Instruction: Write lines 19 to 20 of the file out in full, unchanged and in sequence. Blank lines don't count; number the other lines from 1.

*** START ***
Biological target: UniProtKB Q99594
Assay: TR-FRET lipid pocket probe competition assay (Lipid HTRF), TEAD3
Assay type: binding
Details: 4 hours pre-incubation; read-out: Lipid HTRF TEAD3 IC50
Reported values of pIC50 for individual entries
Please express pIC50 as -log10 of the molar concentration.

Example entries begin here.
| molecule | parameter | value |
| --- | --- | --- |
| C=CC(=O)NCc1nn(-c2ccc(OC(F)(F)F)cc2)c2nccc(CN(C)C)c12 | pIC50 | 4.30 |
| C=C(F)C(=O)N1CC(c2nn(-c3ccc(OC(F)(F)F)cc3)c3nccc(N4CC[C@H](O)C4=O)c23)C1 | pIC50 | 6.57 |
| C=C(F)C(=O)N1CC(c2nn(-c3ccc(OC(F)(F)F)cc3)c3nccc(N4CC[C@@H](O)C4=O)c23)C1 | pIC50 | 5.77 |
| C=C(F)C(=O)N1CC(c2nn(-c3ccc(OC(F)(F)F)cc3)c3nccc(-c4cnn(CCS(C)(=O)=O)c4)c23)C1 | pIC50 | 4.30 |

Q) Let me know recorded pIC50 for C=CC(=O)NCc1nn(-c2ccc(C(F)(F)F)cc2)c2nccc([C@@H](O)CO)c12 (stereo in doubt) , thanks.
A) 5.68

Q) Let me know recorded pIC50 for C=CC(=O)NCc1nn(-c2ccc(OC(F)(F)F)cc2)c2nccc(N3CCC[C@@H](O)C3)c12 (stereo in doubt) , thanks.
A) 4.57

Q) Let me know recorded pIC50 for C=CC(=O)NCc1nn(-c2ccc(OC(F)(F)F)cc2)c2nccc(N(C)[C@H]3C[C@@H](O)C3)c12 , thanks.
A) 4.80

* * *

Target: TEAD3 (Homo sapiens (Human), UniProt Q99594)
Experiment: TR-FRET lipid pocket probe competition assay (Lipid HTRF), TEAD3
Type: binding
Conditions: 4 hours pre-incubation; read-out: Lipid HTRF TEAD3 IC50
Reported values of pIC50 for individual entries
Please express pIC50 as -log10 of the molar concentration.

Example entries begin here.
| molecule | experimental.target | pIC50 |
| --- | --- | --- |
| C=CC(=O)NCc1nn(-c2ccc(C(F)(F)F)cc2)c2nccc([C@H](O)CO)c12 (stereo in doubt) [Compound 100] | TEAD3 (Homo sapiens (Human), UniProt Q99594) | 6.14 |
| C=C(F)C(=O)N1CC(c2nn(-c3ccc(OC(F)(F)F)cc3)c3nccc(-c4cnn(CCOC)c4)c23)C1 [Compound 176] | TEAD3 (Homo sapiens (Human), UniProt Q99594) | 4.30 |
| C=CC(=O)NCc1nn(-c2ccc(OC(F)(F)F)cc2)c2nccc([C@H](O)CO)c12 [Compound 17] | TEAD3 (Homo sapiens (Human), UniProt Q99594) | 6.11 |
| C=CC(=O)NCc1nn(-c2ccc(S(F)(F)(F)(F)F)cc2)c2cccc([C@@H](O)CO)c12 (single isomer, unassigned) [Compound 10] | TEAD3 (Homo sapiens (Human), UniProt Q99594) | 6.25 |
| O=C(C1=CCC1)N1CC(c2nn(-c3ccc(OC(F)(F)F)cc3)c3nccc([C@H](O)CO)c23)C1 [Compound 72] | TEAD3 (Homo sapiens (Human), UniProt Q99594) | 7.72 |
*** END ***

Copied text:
A) 4.80

* * *